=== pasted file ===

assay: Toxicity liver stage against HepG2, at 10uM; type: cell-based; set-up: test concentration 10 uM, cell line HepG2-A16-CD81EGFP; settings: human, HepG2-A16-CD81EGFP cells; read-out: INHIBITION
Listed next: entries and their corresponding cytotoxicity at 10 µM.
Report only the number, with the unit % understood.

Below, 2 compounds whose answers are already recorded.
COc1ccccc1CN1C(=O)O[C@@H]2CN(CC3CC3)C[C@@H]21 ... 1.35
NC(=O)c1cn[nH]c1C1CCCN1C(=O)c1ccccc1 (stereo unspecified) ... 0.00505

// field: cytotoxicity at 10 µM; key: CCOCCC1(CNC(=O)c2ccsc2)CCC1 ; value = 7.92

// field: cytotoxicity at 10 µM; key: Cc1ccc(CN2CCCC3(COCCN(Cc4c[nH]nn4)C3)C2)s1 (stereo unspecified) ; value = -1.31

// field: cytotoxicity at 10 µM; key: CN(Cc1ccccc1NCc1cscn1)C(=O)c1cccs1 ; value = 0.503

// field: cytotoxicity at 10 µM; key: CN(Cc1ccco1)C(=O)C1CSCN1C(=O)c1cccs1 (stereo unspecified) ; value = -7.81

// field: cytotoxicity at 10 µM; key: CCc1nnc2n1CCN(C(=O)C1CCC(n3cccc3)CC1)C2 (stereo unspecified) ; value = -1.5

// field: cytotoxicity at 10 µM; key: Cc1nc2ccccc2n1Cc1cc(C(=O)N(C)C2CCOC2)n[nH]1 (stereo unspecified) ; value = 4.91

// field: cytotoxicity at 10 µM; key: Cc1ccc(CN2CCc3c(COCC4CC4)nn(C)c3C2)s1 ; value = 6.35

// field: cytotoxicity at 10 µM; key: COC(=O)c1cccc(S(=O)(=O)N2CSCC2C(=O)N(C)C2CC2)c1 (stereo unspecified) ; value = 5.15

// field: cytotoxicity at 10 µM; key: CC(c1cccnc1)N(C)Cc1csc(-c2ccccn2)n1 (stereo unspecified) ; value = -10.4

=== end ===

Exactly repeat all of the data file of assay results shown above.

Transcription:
assay: Toxicity liver stage against HepG2, at 10uM; type: cell-based; set-up: test concentration 10 uM, cell line HepG2-A16-CD81EGFP; settings: human, HepG2-A16-CD81EGFP cells; read-out: INHIBITION
Listed next: entries and their corresponding cytotoxicity at 10 µM.
Report only the number, with the unit % understood.

Below, 2 compounds whose answers are already recorded.
COc1ccccc1CN1C(=O)O[C@@H]2CN(CC3CC3)C[C@@H]21 ... 1.35
NC(=O)c1cn[nH]c1C1CCCN1C(=O)c1ccccc1 (stereo unspecified) ... 0.00505

// field: cytotoxicity at 10 µM; key: CCOCCC1(CNC(=O)c2ccsc2)CCC1 ; value = 7.92

// field: cytotoxicity at 10 µM; key: Cc1ccc(CN2CCCC3(COCCN(Cc4c[nH]nn4)C3)C2)s1 (stereo unspecified) ; value = -1.31

// field: cytotoxicity at 10 µM; key: CN(Cc1ccccc1NCc1cscn1)C(=O)c1cccs1 ; value = 0.503

// field: cytotoxicity at 10 µM; key: CN(Cc1ccco1)C(=O)C1CSCN1C(=O)c1cccs1 (stereo unspecified) ; value = -7.81

// field: cytotoxicity at 10 µM; key: CCc1nnc2n1CCN(C(=O)C1CCC(n3cccc3)CC1)C2 (stereo unspecified) ; value = -1.5

// field: cytotoxicity at 10 µM; key: Cc1nc2ccccc2n1Cc1cc(C(=O)N(C)C2CCOC2)n[nH]1 (stereo unspecified) ; value = 4.91

// field: cytotoxicity at 10 µM; key: Cc1ccc(CN2CCc3c(COCC4CC4)nn(C)c3C2)s1 ; value = 6.35

// field: cytotoxicity at 10 µM; key: COC(=O)c1cccc(S(=O)(=O)N2CSCC2C(=O)N(C)C2CC2)c1 (stereo unspecified) ; value = 5.15

// field: cytotoxicity at 10 µM; key: CC(c1cccnc1)N(C)Cc1csc(-c2ccccn2)n1 (stereo unspecified) ; value = -10.4